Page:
In the decade and a half before 9-11, Hamas, Islamic Jihad, al Qaeda and virtually every other radical Islamic group and leader successfully perpetrated the most brilliant strategic enemy deception in U.S. history by planting themselves in the heart of enemy territory under false cover as non-profit (and of course tax deductible) humanitarian groups, civil rights groups, and non-political religious institutions. Until 9-11, the deceit had continued with staggering success as radical Islamic groups and leaders were routinely invited to the White House, provided with federal funding, praised by politicians, and lionized by the media.

    But before this charade was exposed, nearly 3,000 Americans were forced to pay with their lives as the price for the belated realization that we had been had. Suddenly, charities that had been secretly operating as conduits for terrorists and established American Muslim leaders leading double lives as terrorist masterminds were finally being recognized for what they were: Terrorists. And instead of being toasted at the State Department, they were now more appropriately being prosecuted, shut down and deported.

    And yet, more than three years after 9-11, it would seem that this same homicidal self-delusion is alive and well in the United States. This is where Mr. Ramadan comes to play such a pivotal role in highlighting the danger of this continued self-deception.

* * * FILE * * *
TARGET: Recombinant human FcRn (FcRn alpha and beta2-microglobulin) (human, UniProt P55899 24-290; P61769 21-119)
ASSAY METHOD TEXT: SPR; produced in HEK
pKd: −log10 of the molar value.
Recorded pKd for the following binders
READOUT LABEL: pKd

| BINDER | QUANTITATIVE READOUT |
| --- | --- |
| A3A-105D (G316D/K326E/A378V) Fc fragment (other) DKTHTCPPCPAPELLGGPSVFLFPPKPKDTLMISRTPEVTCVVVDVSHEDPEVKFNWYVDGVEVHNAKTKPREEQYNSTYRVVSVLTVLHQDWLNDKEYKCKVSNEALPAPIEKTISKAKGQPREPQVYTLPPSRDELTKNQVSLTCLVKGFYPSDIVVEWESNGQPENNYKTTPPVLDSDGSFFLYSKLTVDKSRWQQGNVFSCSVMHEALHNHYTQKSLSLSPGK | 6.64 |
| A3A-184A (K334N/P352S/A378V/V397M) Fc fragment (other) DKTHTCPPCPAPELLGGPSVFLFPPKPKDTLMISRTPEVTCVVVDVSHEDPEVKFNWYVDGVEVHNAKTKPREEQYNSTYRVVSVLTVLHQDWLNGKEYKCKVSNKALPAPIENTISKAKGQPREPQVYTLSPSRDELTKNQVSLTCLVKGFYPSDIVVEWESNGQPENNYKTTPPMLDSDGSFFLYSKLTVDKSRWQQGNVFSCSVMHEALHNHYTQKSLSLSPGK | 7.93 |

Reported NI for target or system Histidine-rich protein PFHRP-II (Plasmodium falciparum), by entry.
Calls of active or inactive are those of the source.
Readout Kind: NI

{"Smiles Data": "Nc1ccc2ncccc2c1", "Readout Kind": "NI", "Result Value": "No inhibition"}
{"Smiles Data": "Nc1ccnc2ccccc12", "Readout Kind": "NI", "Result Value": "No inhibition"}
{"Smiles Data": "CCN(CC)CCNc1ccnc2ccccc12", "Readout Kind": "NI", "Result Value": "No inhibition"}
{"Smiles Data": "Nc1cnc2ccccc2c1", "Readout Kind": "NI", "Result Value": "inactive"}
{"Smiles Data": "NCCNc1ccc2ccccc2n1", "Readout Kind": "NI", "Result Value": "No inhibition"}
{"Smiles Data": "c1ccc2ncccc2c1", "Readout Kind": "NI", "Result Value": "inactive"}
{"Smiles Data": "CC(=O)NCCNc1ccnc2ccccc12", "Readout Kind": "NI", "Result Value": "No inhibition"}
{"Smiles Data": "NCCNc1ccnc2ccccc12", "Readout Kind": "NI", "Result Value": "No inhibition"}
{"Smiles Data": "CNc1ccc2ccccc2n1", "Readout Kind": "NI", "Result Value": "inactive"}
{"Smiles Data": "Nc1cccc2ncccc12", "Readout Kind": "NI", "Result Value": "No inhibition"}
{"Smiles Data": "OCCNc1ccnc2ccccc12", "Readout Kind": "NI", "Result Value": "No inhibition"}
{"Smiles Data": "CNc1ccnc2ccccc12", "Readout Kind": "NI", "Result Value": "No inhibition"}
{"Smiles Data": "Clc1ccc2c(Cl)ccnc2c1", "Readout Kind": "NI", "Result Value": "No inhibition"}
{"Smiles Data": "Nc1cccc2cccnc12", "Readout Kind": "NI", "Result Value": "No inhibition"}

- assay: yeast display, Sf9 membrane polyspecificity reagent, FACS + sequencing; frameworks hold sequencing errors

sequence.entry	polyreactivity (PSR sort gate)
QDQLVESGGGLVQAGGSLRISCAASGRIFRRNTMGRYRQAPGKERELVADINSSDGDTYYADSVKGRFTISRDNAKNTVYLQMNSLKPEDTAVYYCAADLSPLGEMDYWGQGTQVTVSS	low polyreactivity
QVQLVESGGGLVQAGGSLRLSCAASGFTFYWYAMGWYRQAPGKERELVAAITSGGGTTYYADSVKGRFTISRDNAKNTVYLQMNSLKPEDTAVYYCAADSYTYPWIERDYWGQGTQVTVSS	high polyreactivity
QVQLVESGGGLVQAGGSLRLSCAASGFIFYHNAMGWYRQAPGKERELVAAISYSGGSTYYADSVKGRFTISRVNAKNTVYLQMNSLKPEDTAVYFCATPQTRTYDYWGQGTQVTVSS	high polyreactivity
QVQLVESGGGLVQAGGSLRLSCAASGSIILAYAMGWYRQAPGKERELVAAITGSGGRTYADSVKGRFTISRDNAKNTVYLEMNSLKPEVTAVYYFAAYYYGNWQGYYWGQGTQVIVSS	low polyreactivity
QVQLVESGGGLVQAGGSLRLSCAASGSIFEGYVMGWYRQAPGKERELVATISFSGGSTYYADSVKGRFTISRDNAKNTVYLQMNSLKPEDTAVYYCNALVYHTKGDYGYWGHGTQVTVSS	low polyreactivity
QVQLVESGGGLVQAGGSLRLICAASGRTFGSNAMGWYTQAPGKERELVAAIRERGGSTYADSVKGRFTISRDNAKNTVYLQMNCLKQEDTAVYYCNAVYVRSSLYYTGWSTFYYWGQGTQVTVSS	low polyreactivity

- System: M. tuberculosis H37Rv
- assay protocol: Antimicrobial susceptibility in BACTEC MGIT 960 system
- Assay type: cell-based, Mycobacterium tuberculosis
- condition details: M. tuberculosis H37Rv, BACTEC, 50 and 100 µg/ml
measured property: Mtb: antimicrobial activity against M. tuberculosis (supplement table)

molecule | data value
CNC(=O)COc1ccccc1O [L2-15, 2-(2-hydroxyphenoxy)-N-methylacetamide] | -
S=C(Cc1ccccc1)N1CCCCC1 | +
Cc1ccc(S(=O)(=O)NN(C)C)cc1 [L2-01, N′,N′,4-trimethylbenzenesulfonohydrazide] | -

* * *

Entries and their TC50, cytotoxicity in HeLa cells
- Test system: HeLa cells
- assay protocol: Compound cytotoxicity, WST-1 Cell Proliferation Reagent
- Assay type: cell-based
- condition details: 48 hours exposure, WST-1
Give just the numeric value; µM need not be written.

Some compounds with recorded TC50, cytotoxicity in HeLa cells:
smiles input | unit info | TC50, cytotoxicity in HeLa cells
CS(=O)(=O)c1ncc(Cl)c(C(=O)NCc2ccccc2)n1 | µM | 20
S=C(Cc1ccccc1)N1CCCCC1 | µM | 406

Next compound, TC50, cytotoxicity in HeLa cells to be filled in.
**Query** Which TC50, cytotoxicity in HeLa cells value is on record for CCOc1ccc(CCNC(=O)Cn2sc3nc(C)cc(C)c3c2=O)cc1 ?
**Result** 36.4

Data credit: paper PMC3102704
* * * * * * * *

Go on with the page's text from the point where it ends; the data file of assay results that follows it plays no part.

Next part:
First, Mr. Ramadan is not any more a moderate than David Duke would be considered a moderate on race relations. The only difference is that David Duke is not smart enough to speak in two languages, cloak his racism under the mantle of pluralism or enjoy the witting collaboration of the media.

    In several interviews given to various European publications over the last few years, Mr. Ramadan has repeatedly provided a justification for terrorist acts against U.S. allies such as Israel and Russia and, more recently, against the U.S. itself. Asked by the Italian magazine Panorama if the killing of civilians is right, Mr. Ramadan unambiguously responded that “In Palestine, Iraq, Chechnya, there is a situation of oppression, repression and dictatorship. It is legitimate for Muslims to resist fascism that kills the innocent.” When asked if car bombings against U.S. forces in Iraq were legitimate, Professor Ramadan responded that “Iraq was colonized by the Americans. The resistance against the army is just.”